15 April 2019
Plant-based oils for non-food purposes are in high demand: 10.9 million hectares of fertile agricultural land, cultivated to produce crops (i.e. cropland), are managed specifically to meet European requirements of the bioeconomy. The larger share of this land, 6.3 million hectares (about three quarters the size of Austria or about 5% of the EU’s total cropland) is managed outside the EU.
The study, conducted by IIASA researchers in collaboration with colleagues at the WU, Stockholm University, and the University of Bonn, investigated the origin of agricultural resources for products consumed in Europe. The results show that two thirds (65%) of the cropland required to grow plant-based resources for non-food products come from other continents – often from tropical regions. In the food sector, Europe’s demand for cropland resources from abroad has also been increasing, but it is much lower at 15%.
Most of the plant-based resources for usage in Europe are sourced from Asia. After cotton (1.7 million hectares mainly from India, China, and Pakistan), palm oil ranks second with about 6.4 billion liters of palm oil harvested on an area of about 1.6 million hectares a year. This is brought to Europe either as unprocessed palm oil, or in the form of processed goods such as biodiesel, detergents, soaps, cosmetic products, or candles. In addition, Asia supplies rubber (e.g. for car tires), of approximately 1.3 million hectares of agricultural area and coconut oil of 0.7 million hectares, while 1.9 million hectares of agricultural areas outside the EU are used to produce feed for livestock production to supply leather and wool for consumption in Europe. Europe also sources maize-based ethanol from the USA to add to petrol.
Sylvia Tramberend, an author of the study and researcher at IIASA, explains: “In a post-fossil age, when climate change stays below the Paris agreement of 1.5 degree Celsius, the bioeconomy will inevitably play a key role. Globalization will very likely continue and further teleconnect consumers with distant natural resources such as fertile land, water and forests. New monitoring schemes and novel environmental policy measures are needed when a bio-based economy should achieve its goals across multiple sustainability targets, clearly formulated in the globally agreed Sustainable Development Goals.”
A previous study with IIASA contribution on the ‘Impact of EU consumption on deforestation’ has shown the key role of oil crops in contributing to deforestation of natural tropical forests. The current study, again, finds that vegetable oils used for biofuels, detergents, lubricants and polymers, contribute more than one third to the non-food cropland footprint of the EU. More than half of it is from cropland resources abroad, primarily the Asia-Pacific region. Sylvia Tramberend argues: “As a consumer, I want to use products that meet sustainability standards in Europe and other regions of the world. As a scientist, I know we need more research and data to disentangle complex global supply chains and connect them to multiple sustainability criteria. Multi-stakeholder efforts like the ‘Roundtable on Sustainable Biomaterials’ are moving in this direction.”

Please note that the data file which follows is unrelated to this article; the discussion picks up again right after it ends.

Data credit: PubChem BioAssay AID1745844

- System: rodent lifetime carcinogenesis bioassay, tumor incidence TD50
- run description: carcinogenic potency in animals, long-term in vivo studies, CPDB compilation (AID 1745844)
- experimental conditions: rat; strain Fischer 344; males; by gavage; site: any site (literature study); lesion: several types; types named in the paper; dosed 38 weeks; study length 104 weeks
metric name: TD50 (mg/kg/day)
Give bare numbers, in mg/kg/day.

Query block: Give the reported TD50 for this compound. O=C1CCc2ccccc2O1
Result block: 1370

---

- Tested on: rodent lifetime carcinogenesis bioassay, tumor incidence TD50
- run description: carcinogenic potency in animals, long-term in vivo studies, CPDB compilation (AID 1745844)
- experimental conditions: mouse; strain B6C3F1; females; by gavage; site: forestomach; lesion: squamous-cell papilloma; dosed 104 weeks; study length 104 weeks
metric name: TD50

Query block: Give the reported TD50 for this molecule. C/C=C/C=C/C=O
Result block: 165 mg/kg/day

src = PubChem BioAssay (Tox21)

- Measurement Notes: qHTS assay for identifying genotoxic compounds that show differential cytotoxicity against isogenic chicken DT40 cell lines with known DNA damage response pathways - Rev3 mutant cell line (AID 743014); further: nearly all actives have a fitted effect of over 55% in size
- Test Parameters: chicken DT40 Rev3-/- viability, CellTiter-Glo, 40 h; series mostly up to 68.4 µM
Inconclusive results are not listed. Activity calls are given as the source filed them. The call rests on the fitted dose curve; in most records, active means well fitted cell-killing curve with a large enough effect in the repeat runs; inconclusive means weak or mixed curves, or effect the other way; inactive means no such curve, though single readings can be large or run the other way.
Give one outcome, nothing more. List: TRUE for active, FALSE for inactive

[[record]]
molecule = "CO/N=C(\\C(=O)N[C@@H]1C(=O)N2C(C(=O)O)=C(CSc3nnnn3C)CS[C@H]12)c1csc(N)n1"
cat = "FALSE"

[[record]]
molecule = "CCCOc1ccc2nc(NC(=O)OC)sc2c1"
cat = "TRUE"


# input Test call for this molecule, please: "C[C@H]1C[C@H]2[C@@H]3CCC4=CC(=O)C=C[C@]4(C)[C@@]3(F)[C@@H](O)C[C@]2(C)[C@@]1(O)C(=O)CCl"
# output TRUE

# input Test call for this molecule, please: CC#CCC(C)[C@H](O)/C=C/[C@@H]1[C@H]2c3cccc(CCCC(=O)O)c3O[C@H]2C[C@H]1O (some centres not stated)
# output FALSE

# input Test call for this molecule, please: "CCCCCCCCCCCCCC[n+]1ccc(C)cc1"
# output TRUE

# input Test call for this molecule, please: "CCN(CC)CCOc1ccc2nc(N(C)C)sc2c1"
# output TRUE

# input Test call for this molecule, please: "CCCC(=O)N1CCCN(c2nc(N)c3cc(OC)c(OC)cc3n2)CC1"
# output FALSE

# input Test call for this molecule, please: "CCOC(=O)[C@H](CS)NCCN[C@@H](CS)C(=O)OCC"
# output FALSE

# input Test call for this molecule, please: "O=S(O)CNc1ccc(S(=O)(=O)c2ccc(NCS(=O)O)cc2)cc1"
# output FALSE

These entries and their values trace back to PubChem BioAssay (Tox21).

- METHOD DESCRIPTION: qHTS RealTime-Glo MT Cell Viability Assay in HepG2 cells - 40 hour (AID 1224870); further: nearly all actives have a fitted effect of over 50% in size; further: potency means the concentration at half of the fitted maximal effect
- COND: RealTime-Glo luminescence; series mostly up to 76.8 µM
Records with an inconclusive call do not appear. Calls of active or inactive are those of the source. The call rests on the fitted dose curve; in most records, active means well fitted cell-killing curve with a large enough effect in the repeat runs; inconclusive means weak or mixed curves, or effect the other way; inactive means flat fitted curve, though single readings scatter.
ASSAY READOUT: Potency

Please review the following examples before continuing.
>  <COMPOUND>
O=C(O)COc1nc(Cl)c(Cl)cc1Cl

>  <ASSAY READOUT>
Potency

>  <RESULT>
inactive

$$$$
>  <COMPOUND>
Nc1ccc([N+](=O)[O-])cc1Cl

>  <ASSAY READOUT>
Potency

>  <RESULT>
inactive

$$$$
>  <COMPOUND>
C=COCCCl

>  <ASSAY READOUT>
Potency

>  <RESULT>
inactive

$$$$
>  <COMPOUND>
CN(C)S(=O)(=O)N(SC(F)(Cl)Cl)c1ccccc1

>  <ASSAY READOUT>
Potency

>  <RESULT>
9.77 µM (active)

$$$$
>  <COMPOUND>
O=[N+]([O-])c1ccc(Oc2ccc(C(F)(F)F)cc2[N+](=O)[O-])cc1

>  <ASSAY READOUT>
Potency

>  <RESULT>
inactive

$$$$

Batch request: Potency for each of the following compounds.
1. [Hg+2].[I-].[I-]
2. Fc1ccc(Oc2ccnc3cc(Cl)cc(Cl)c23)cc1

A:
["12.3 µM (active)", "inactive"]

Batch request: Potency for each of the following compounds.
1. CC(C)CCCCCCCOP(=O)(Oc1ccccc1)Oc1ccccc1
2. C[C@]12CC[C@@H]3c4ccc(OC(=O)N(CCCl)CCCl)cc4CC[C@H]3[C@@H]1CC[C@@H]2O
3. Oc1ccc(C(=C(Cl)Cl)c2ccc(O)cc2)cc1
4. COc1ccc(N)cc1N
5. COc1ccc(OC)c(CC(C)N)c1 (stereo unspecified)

The authors used an innovative method for the calculation of the agricultural production area footprint between 1995 and 2010 by employing a global land-flow accounting model (LANDLFOW) that tracks product flows of agricultural products in physical units along international trade routes. A global economic model (EXIOBASE) was integrated in a complementary manner to map industrial value chains.
The authors conclude that Europe plays a crucial role in determining global developments in the growing bioeconomy as it is today the biggest consuming region of non-food biomass produces (measured in cropland area) and also the largest net-importer. “The contribution of the bioeconomy to sustainability will only unfold if production standards meet globally implemented environmental and social sustainability standards. This needs a broad discussion on less resource intensive consumption patterns, multiple competing demands for biomaterials from various sector of the bioeconomy, livestock consumption patterns and health, and multi-functional agriculture including its contribution to the preservation of the environment and biodiversity. If badly managed, trade can exacerbate environmental problems. If properly managed, trade can help to source raw materials from regions where natural resources enable sustainable production patterns.” says Tramberend.
The study was compiled with the support of the German Federal Environmental Agency and is part of the research program FINEPRINT of the Institute for Ecological Economics at WU which finances global resource flows and the associated environmental impacts.
Bruckner M, Häyhä T, Giljum S, Maus V, Fischer G, Tramberend S, & Boerner J (2019). Quantifying the global cropland footprint of the European Union’s non-food bioeconomy. Environmental Research Letters (In Press) [pure.iiasa.ac.at/15820]
This article has been adapted from a press release sent out by the Vienna University of Economics and Business Press Office.
Last edited: 15 April 2019
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